Maine Republican Governor Paul LePage has apparently bungled his attempt to veto 19 bills that he opposed, because he does not understand how the law works in the state he governs. The Tea Party governor was attempting to “pocket veto” 19 bills by allowing them to elapse at the end of a legislative session, effectively killing the bills and not allowing the legislature the opportunity to override his veto.
However, LePage clearly misunderstood the process, because the legislature had not adjourned during the time the bills reached LePage’s desk. By law, if the legislature is in session, the governor has ten days to either sign or veto bills that reach his desk. If he chooses to do neither, the bills are to be sent back to the Revisor of Statutes and certified into law.
LePage’s oversight has cast a number of bills into legislative limbo. Article IV of Maine’s Constitution makes it clear that the measures LePage was hoping to veto should become law. The most controversial measure that LePage may have inadvertently passed by his bungled veto efforts was LD 369, which would permit asylum seekers to collect up to 24 months of general assistance payments. LePage was vociferously opposed to that measure, but it may become law in spite of his steadfast opposition.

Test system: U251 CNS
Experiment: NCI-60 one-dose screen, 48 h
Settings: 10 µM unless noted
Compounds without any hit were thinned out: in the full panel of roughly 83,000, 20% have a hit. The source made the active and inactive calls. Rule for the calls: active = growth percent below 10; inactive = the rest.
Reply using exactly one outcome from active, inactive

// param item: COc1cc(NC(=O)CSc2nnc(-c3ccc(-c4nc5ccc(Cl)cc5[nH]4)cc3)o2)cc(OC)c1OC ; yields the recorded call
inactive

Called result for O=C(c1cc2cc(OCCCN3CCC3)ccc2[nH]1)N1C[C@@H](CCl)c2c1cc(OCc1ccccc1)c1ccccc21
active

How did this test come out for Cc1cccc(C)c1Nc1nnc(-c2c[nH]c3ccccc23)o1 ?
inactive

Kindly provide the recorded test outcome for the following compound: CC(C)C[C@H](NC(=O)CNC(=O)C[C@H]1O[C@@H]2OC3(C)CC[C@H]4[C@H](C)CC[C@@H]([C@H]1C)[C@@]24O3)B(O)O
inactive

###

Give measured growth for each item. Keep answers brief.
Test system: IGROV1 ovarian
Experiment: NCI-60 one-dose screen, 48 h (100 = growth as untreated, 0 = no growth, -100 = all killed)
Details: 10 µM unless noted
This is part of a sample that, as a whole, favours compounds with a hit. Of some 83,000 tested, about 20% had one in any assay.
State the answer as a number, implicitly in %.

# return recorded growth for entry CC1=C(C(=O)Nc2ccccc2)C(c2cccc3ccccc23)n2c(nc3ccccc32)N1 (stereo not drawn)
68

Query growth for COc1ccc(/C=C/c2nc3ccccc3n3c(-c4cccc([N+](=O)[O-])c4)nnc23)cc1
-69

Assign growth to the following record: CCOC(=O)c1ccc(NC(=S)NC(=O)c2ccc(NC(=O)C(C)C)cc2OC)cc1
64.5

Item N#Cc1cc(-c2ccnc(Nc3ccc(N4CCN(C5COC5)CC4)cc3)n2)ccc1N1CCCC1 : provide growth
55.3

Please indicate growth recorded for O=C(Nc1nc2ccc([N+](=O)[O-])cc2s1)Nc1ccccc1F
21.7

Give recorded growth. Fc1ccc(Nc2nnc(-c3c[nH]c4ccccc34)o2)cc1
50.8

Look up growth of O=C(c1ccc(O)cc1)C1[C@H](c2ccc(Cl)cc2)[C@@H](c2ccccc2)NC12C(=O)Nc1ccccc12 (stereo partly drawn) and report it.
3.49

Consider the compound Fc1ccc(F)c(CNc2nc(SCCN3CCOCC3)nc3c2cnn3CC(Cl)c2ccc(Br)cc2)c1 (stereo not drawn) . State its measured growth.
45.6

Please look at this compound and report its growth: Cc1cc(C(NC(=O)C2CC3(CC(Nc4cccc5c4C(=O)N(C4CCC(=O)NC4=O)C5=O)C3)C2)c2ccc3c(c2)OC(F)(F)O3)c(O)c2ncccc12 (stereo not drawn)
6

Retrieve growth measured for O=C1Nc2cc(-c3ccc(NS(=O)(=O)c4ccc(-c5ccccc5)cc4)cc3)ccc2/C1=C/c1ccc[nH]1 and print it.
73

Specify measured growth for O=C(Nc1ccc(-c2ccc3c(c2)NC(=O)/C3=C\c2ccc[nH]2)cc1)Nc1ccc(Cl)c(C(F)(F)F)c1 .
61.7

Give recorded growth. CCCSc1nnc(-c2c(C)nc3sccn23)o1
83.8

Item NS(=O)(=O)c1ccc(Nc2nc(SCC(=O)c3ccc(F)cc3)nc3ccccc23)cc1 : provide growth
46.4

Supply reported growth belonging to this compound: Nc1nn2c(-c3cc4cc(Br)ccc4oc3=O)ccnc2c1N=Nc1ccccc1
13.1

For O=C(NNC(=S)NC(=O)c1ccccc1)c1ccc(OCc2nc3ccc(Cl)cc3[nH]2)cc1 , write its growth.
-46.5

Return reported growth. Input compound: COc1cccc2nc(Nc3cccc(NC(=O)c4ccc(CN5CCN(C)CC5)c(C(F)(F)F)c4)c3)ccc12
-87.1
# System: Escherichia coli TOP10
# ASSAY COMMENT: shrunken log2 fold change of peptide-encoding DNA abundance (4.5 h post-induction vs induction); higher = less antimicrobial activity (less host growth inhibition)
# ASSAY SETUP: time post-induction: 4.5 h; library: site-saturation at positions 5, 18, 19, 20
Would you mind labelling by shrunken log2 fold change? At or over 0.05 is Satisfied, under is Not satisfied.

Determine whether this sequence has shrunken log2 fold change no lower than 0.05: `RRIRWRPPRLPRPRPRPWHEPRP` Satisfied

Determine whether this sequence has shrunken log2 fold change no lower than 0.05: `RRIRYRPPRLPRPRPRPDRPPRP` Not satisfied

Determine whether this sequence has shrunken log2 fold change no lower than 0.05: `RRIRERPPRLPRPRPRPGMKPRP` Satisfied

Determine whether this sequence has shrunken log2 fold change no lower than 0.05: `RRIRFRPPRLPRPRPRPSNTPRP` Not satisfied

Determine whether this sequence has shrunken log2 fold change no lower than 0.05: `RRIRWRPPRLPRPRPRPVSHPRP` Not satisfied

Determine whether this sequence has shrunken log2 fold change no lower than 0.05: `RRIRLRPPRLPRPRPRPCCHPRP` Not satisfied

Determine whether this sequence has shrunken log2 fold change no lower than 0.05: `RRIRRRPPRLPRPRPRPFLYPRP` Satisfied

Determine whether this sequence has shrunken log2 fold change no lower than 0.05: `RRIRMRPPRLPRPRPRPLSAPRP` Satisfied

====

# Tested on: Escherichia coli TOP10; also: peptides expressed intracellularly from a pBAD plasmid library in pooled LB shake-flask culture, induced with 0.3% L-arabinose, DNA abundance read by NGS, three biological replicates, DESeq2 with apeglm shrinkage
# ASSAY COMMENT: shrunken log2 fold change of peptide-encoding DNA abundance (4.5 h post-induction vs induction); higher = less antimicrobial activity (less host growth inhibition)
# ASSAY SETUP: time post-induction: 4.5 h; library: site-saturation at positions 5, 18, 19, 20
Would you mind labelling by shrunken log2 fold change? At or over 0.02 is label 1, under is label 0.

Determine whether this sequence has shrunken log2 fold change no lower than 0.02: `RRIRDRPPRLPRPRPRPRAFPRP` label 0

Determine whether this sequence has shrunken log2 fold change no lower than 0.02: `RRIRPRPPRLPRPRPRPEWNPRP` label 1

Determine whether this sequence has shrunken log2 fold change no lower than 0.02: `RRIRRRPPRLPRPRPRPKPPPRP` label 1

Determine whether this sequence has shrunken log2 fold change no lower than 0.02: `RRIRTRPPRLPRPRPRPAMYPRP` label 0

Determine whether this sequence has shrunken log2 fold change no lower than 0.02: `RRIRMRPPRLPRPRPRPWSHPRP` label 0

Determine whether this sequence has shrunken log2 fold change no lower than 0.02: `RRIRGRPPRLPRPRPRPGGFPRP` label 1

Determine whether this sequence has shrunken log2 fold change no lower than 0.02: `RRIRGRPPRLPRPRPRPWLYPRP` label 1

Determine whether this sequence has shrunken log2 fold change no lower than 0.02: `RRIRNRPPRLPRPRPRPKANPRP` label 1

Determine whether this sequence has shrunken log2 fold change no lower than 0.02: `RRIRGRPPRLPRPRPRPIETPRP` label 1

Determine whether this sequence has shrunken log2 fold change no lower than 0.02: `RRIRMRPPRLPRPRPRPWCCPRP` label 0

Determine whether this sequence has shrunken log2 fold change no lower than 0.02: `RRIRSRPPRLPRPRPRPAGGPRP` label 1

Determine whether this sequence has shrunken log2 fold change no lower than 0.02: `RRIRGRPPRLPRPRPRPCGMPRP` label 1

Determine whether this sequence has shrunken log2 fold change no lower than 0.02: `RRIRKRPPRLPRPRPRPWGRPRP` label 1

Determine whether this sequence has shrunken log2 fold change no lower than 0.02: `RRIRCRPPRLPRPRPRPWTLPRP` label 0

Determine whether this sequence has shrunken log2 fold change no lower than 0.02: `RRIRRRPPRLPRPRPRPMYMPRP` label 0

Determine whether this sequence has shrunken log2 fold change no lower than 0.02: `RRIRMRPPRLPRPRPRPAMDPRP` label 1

Governor LePage’s inability to govern effectively is already legendary. However, his ineptness in vetoing legislation he opposes gives new meaning to the concept of “limited government”. In both his campaigns for governor LePage advocated limited government. Now Governor LePage has demonstrated that when the Tea Party asks voters to choose limited government, they literally mean a government so limited that the governor isn’t even capable of vetoing legislation he opposes. There really are no limits to how limited LePage’s ability to govern is. Its a thing of both horror and beauty.